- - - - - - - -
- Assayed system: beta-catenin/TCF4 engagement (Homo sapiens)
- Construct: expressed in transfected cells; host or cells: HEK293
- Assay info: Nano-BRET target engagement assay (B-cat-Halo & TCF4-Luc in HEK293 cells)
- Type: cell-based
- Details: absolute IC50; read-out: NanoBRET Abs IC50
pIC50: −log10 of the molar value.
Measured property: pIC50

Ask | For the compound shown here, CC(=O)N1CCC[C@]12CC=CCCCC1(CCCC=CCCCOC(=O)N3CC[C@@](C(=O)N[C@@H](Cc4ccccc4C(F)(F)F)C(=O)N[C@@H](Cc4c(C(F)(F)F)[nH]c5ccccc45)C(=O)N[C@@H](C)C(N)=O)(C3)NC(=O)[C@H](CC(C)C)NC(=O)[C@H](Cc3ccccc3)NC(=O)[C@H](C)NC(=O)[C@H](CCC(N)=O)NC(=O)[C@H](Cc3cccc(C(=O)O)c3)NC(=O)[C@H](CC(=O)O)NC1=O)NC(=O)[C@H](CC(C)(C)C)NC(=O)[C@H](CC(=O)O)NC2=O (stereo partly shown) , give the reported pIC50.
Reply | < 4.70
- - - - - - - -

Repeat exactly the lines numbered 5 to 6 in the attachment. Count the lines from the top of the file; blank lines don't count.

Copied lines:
- Details: absolute IC50; read-out: NanoBRET Abs IC50
pIC50: −log10 of the molar value.